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Tom Cruise, one of the many surprise guests on Oprah Winfrey's third-to-last show Monday, didn't jump on a couch to declare his love for the queen of daytime talk. But he gave her what appears to be his ultimate compliment: "She is still kicking a--."
After 25 years and more than 4,500 shows of gently obliterating her competition, Winfrey is taking a well-deserved victory lap, leading up to her final syndicated daytime show Wednesday. But amid the parade of celebrities who filled Chicago's United Center for a two-day, star-studded tribute lingered the question of where does she – and daytime television – go from here?
The New York Times this week touted Winfrey's last show as the "biggest such moment in television" since Johnny Carson's final "Tonight Show" appearance 19 years ago this week. We'll agree and add a couple of other events, below Carson, to that list: Walter Cronkite's final sign-off three decades ago and Larry King's December goodbye party.
Like Winfrey, all three men weren't quite pioneers. But they took different forms of television – the late night entertainment talk show, the nightly network news and the cable new talk show – and made them their own.
Carson came off as the seeming everyman who no one could get close to, while Cronkite stood as trusted voice of authority and King played the endlessly curious Brooklyn guy unafraid to ask (sometimes silly) questions.
Winfrey ultimately carved out a role as everybody's friend. She’s proven fearless in revealing herself and shedding more than the occasional tear – expecting (usually getting) the same from her audience and guests.
The turning point for Winfrey came in the mid-1990s when steady Phil Donahue was winding down and bawdy Jerry Springer was winding everybody up. Winfrey took what passes for the high road in television. And it's served her well. Even if all her talk about empowerment and self-actualization seems a little hippy-dippy at times, it resonates with audiences. Forget the chatter: her philanthropy and promotion of literacy speak volumes.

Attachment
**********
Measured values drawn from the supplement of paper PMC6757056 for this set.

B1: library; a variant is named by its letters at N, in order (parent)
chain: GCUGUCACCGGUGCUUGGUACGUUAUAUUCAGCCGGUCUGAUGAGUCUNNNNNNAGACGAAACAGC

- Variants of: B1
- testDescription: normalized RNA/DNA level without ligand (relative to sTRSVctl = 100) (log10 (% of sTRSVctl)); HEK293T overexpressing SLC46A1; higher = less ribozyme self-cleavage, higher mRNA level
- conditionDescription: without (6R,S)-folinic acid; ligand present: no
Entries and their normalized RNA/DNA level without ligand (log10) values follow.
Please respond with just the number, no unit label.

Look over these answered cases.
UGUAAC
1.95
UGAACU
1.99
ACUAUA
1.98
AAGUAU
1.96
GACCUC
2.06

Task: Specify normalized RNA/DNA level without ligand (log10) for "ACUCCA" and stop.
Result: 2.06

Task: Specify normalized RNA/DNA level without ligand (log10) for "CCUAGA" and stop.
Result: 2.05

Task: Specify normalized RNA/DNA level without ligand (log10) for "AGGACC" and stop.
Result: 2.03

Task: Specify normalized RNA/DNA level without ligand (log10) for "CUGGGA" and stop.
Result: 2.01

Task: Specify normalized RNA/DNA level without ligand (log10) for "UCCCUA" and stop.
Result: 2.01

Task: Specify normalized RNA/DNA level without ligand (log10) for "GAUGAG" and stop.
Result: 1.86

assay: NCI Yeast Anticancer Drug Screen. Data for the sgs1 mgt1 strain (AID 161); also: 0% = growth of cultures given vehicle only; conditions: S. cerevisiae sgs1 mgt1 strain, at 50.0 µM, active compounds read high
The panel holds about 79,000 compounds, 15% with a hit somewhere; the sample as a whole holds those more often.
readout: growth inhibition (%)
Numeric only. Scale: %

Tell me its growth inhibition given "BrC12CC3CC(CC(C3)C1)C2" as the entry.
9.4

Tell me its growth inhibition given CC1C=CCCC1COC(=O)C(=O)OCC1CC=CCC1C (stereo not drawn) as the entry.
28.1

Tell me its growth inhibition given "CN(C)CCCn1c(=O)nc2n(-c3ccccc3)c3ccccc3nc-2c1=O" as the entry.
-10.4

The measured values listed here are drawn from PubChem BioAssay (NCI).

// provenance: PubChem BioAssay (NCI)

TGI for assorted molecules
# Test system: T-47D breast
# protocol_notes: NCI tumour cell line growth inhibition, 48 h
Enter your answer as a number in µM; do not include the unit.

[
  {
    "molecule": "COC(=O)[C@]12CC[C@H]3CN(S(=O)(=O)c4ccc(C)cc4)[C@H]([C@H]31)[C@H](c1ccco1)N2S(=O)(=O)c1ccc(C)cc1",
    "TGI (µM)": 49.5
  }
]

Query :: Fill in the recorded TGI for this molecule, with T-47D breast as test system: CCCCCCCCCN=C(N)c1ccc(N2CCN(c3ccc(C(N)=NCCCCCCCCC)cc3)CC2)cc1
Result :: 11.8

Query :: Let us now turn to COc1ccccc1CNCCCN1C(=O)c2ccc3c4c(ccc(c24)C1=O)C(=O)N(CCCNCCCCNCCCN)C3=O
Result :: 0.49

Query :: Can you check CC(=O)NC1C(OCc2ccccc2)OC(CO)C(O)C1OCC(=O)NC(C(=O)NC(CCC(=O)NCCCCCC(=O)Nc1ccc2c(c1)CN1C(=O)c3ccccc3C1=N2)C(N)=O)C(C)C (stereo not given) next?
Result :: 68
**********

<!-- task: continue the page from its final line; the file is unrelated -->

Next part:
"You are surrounded by nothing but love," the sometimes sardonic Tom Hanks told Winfrey during the kickoff of Monday's spectacular, clearly meaning every word.
What's unclear is whether Winfrey can bring all that love – and her millions of followers – to her OWN cable channel, which hasn't exactly been a ratings juggernaut since its January debut. Winfrey, a transformative figure in television, is making a bold move at a time when media in the midst of huge change, with TV becoming more segmented as it bumps up against the Internet.
Folks like Winfrey and Carson have proven irreplaceable not only because of their ability and unique appeal, but because the new landscapes they helped create were forever altered by the time of their final bows. We’ll see whether Katie Couric, who most recently sat in Cronkite’s old seat at CBS News, can fill the Oprah gap.
Meanwhile, let’s give Winfrey some credit for devoting herself to what could be her biggest challenge yet. After his final show, Carson all-but disappeared from public life. Cronkite ably played the role of elder statesman of TV news until his death in 2009. King, at 77, is exploring new gigs, but his days as a major media force are long over.
Winfrey, at 57, isn't content to sit on a couch that was made for jumping – she still has some butt to kick.
Hester is founding director of the award-winning, multi-media NYCity News Service at the City University of New York Graduate School of Journalism. He is the former City Editor of the New York Daily News, where he started as a reporter in 1992. Follow him on Twitter.